The original story started with the death of Miss Emily, the narrator opened the plot by stating, “when Miss Emily died, our whole town went to her funeral.” This is in contrast to the retelling where the plot commenced with the death of Emily’s father, Mr. Grierson. The narrator stated, “when Miss Emily’s father died Tobe was worried about her.” The original story is told using the flashback technique. This technique resulted in plots from earlier events interrupting current events as the story progressed. For example, although the story began with the death of Miss Emily the author then told the events that led up to the death of Miss Emily before culminating the events surrounding her death.
The retelling, “Poor Emily,” told the story in chronological order. The plot unfolded to the reader frame by frame as events occurred. There is however, one aspect of the story where flashback was used briefly. This occurred when Mr. Grierson’s died and Miss Emily was in denial and refused to bury him. “Just as the law was ready to force her to release the body Tobe appeared at the coroner’s office.” “Miss Emily is ready to bury her father was all he said.” The flashback occurred when the narrator stated, “It was not an easy task for Tobe to get Miss Emily to relent.” “This is wrong Miss Emily.” “He said to her earlier that morning.” Clearly Tobe went to speak to the coroner before the reader was given access to the event or conversation that occurred before he was allowed by Miss Emily to go there.
The original story had more plots for the reader to follow. Faulkner started with Miss Emily’s death then he gave us an insight into her life and the various events that occurred. He gave us an insigt into her life when she was alone and was excluded from paying taxes by Colonel Sartoris. After the Colonel’s death the new town officials saw through the made up story of a so call loan that Emily’s father had given to the town. They became adamant that Miss Emily pay her taxes. Of course she refused stating, “I have no taxes in Jefferson, Colonel Sartoris explained it to me.” From there the story progressed to the death of her father. Then her life seemed to be renewed when she met Homer Barron her love interest. The narrator stated on page 5, “presently we began to see him and Miss Emily on Sunday afternoons driving in the yellow-wheeled buggy and the matched team of bays from the livery stable.” Unlike the original story the retelling has less plot and the chronological order helps the reader to follow the plot much easier.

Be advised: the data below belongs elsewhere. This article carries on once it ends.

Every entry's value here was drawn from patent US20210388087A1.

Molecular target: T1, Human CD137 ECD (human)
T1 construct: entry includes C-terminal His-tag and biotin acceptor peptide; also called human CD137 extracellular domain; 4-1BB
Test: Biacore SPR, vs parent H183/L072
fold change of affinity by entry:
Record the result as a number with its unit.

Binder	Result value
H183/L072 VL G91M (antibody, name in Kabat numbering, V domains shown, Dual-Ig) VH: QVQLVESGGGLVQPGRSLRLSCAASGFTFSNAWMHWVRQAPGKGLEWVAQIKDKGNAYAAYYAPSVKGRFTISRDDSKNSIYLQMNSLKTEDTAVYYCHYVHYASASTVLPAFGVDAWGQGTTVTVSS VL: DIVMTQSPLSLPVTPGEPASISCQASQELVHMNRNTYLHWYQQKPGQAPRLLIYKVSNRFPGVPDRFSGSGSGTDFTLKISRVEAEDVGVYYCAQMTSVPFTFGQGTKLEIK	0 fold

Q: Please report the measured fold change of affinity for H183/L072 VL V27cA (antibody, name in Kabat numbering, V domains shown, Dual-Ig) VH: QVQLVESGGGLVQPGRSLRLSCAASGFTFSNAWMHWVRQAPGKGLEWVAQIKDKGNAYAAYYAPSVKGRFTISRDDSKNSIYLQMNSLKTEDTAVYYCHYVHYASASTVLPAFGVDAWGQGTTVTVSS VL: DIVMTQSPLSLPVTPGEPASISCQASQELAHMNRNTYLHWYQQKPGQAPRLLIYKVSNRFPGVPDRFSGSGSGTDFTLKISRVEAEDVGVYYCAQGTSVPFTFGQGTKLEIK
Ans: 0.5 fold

In the original story the only insight we had into the emotions of Miss Emily is when she became a recluse after her father’s death and again after she killed Homer Baron. On page 3 the narrator sated, “after her father’s death she went out very little, after her sweetheart went away, people hardly see her at all.” It is clear that when she was experiencing situations that made her sad she would avoid being seen in public. In the retelling we get the sense of how devastated she was after her father died. On page 1 while she was grieving and in denial of her father’s death she angrily spoke to Tobe, “no one is to touch my father!” “as she turned her head tears ran down her cheek.” This is a moment where the reader gets to understand the level of distress Miss Emily was experiencing. In the original story the reader could only imply that she was sad because she lost her father and was alone, husbandless and had no family in town.
Another contrasting moment in the retelling and the original story is how Miss Emily met Homer Baron. In the original story Faulkner gave the reader no insight as to how Miss Emily met Homer Barron. The reader had an understanding of who Homer Barron was and suddenly Miss Emily started to be seen with him on Sunday afternoons. In the retelling the reader has a better idea of how they both met. On page 2 Tobe explained who Homer Barron was, “he is out there with some niggers paving the sidewalks.” “Tobe she yelled as the noise became more bothersome, fetch me my hat.” “When she came back inside Tobe thought he saw a faint smile on her face.” This indicated to the reader that Miss Emily’s first meeting with Homer Barron was a pleasant base on her demeanor.
The mood of the original story is somber and tragic. Because of the nature of the plot the retelling had to remain in the same tone. Miss Emily in both stories was sad and lonely. For a while it seemed as if her prospects was changing after she met Homer Barron, everyone including her thought she was to be married. However, this was not to be. Both the original and the retelling ended in tragedy for Miss Emily. While the original kept the reader in suspense about the whereabouts of Homer Barron after the night Tobe admitted him through the kitchen door. The retelling gave the reader obvious hints about what happened to Homer Barron. The narrator stated, “after the meal Homer just sat there as if he could not move.” “Tobe, take Mr. Barron upstairs to his room said Miss Emily.” “The next day he thought Homer had left town.” “He noticed the room he had put Homer in was kept locked.” Then the overpowering smell that reminded Tobe of when the father had died came back.